Biological Engineering [BE] was founded in 1998 as a new MIT departmental academic unit, with the mission of defining and establishing a new discipline fusing molecular life sciences with engineering. The goal of our biological engineering discipline, Course 20, is to advance fundamental understanding of how biological systems operate and to develop effective biology-based technologies for applications across a wide spectrum of societal needs including breakthroughs in diagnosis, treatment, and prevention of disease, in design of novel materials, devices, and processes, and in enhancing environmental health. The innovative educational programs created by BE reflect this emphasis on integrating molecular and cellular biosciences with a quantitative, systems-oriented engineering analysis and synthesis approach, offering opportunities at the undergraduate level for the SB degree in Biological Engineering, and at the graduate level for the Ph.D. in Biological Engineering (with emphasis in either Applied Biosciences or Bioengineering).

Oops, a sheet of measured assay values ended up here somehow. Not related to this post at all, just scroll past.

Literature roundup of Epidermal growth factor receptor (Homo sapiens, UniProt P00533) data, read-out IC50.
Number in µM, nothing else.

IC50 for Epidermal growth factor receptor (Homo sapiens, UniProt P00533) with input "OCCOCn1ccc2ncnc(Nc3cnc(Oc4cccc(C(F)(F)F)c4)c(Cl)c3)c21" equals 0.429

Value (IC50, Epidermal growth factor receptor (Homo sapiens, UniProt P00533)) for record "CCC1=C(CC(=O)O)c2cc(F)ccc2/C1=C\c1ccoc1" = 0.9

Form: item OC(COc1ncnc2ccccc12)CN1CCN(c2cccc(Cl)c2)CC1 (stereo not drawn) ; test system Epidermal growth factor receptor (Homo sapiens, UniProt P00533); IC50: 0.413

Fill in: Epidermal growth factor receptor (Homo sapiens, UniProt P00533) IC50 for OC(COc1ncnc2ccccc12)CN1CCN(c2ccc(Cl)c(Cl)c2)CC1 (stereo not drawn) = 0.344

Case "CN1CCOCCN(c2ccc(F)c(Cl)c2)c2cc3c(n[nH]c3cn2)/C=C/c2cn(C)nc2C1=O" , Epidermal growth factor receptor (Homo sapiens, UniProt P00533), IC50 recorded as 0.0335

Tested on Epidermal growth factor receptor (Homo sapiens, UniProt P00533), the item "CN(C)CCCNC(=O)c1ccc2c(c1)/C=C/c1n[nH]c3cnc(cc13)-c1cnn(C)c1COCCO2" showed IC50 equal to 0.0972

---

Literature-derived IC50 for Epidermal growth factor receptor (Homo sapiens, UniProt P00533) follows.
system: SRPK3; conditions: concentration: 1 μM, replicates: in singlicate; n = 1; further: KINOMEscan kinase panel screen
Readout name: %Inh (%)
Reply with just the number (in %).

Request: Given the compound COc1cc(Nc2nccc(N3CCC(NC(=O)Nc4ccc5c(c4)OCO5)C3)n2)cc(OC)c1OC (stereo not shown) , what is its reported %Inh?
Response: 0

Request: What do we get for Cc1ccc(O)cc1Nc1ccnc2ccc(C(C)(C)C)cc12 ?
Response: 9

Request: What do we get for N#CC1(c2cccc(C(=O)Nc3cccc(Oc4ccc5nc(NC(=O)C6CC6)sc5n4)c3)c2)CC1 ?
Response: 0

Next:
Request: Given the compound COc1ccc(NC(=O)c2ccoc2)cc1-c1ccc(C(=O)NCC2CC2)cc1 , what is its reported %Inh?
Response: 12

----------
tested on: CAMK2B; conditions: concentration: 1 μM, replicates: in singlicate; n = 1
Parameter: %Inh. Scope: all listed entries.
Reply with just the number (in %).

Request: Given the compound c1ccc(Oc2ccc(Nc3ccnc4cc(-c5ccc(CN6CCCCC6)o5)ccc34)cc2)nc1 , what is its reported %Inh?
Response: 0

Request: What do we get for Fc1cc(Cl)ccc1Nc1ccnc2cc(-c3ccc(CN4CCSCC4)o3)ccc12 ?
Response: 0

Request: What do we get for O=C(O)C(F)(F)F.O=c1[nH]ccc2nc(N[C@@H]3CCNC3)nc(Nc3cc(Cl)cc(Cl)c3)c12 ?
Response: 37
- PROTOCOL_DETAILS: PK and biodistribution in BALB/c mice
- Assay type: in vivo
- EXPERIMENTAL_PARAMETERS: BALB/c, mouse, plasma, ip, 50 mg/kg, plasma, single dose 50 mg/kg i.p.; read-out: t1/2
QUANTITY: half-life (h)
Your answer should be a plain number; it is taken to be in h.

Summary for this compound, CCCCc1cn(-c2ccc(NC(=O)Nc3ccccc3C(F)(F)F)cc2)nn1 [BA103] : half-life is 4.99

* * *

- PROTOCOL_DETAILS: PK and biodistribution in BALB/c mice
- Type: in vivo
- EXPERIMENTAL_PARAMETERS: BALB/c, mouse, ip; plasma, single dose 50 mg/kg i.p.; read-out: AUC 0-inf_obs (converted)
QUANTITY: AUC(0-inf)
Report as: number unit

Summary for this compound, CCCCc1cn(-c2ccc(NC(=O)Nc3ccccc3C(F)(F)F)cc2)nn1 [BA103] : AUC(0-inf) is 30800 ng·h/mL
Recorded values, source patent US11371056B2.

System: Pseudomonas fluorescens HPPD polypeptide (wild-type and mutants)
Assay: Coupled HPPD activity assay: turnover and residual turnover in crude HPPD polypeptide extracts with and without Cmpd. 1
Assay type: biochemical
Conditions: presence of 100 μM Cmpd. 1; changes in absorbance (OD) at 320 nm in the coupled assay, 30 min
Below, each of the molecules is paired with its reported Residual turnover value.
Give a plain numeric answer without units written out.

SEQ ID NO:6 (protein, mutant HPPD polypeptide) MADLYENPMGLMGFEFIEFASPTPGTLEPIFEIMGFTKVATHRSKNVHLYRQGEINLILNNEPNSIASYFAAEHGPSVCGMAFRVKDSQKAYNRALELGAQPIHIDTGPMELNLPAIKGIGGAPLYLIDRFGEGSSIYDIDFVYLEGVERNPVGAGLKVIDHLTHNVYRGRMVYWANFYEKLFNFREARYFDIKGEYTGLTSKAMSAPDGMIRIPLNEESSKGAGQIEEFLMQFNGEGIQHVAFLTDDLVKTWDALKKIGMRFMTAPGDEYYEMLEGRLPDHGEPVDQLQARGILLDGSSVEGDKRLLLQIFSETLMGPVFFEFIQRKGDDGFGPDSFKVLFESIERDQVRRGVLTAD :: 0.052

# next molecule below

For more information, go to the Biological Engineering department site .

Recent Submissions

  • BE.104J Chemicals in the Environment: Toxicology and Public Health, Spring 2005 

    Sherley, James L.; Tannenbaum, Steven R., 1937-; Green, Laura C. (2005-06)
    This course addresses the challenges of defining a relationship between exposure to environmental chemicals and human disease. Course topics include epidemiological approaches to understanding disease causation; biostatistical ...
  • BE.410J Molecular, Cellular and Tissue Biomechanics, Spring 2003 

    Kamm, Roger D.; Grodzinsky, Alan J.; Doyle, Patrick S.; Jonas, Maxine (2003-06)
    This course develops and applies scaling laws and the methods of continuum mechanics to biomechanical phenomena over a range of length scales. Topics include: structure of tissues and the molecular basis for macroscopic ...
  • BE.420J Biomolecular Kinetics and Cellular Dynamics, Fall 2004 

    Wittrup, K. Dane; Tidor, Bruce (2004-12)
    This subject deals primarily with kinetic and equilibrium mathematical models of biomolecular interactions, as well as the application of these quantitative analyses to biological problems across a wide range of levels of ...

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